Jesse N. Greenwald is an associate in Cohen & Gresser’s New York office and is a member of the firm’s White Collar Defense & Regulation and Litigation & Arbitration practice groups. He has extensive experience representing clients in the financial services industry, including banks and decentralized finance (DeFi) entities, in regulatory and internal investigations and securities litigation involving the Securities and Exchange Commission (SEC), the Department of Justice (DOJ), State Attorneys General, and other regulatory agencies. Jesse maintains an active pro bono practice.
Prior to joining the firm, Jesse was an associate at Sullivan & Cromwell. While in law school, he served as an extern for the Southern Africa Litigation Centre in Johannesburg, providing legal assistance on international criminal justice and human rights law cases in several southern African countries. He also served as an intern for the Federal Defender Office and as a legal intern for the New York State Attorney General’s Public Integrity Bureau while in law school. Before attending law school, Jesse was a trial preparation assistant for the New York County District Attorney’s Office.
Jesse graduated from the University of Michigan Law School, where he was an associate editor for the Michigan Journal of Gender & Law, president of the Criminal Law Society, and a recipient of the Certificate of Merit in civil procedure. He received his B.S., magna cum laude, in Political Science and Theatre from Northwestern University.
He currently serves as a member of Community Board 4, representing Chelsea and Hell’s Kitchen.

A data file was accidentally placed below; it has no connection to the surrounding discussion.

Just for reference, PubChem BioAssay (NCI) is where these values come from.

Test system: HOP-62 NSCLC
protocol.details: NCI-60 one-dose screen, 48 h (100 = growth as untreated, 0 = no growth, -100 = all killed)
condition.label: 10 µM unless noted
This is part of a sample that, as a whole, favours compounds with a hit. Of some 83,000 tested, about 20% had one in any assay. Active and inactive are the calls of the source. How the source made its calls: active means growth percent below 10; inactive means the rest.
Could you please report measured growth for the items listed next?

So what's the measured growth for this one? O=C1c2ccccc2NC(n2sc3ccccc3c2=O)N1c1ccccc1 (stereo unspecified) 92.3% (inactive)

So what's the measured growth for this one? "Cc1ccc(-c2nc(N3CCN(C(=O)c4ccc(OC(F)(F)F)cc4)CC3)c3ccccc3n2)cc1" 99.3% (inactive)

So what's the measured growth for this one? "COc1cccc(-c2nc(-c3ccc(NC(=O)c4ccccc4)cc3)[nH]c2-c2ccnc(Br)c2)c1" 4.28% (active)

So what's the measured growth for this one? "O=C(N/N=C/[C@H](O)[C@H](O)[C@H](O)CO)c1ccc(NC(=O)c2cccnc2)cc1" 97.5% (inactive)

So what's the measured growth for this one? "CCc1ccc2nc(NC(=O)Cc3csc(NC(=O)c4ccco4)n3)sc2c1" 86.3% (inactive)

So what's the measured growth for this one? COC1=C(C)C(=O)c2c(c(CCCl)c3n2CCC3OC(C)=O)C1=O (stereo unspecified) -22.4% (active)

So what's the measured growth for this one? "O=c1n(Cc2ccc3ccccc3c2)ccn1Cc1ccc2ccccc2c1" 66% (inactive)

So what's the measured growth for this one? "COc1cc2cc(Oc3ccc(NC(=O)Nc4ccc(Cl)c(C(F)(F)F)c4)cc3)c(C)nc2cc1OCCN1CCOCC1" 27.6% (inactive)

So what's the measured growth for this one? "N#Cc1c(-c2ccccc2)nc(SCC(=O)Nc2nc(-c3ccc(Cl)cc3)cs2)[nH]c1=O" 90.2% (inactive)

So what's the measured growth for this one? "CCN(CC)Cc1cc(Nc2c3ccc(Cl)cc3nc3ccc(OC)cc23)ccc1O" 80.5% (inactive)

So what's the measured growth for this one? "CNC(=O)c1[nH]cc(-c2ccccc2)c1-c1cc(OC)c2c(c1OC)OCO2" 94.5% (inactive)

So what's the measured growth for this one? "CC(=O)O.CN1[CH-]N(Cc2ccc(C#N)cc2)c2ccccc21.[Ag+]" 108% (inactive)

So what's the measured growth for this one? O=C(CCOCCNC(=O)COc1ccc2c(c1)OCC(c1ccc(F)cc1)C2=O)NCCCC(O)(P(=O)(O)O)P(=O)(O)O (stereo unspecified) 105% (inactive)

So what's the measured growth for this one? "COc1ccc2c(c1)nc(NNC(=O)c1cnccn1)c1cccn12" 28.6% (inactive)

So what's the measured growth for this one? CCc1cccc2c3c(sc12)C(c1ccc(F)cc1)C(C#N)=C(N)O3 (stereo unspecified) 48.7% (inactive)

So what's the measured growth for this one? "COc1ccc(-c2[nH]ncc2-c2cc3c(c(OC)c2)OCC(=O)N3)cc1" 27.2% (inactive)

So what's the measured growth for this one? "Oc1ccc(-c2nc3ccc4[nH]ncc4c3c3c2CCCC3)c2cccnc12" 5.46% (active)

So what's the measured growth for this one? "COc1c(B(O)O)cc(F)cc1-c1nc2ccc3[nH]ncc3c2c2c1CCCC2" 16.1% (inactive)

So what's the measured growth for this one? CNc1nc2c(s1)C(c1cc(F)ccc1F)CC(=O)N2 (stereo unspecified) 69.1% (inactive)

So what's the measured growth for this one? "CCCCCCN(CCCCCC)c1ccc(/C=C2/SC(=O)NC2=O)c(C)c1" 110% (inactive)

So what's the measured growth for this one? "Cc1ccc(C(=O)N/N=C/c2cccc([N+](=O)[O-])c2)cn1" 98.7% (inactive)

Jesse N. Greenwald is an associate in Cohen & Gresser’s New York office and is a member of the firm’s White Collar Defense &…
University of Michigan Law School (J.D. 2017); Northwestern University (B.S., magna cum laude, 2011)
New York State; U.S. District Court for the Southern District of New York
Activities and Affiliations
Member, Community Board 4
- The SEC action directly raises the question whether the tokens at issue qualify as unregistered securities, with significant implications for whether the platforms that facilitate trading in those tokens are potentially exposed to legal liability as unregistered securities exchanges.
- While Coinbase is not named in the SEC's complaint as an unregistered securities exchange, the nine tokens mentioned in the complaint were all traded on Coinbase, leaving it unclear what, if any, consequences will result from the SEC’s enforcement action for Coinbase.
- These are also the first cases to allege “tippee” liability for insider trading in the crypto sphere -- a "tippee" being a person who receives and trades on information obtained by someone else (the "tipper") in violation of the tipper's duty to a third party.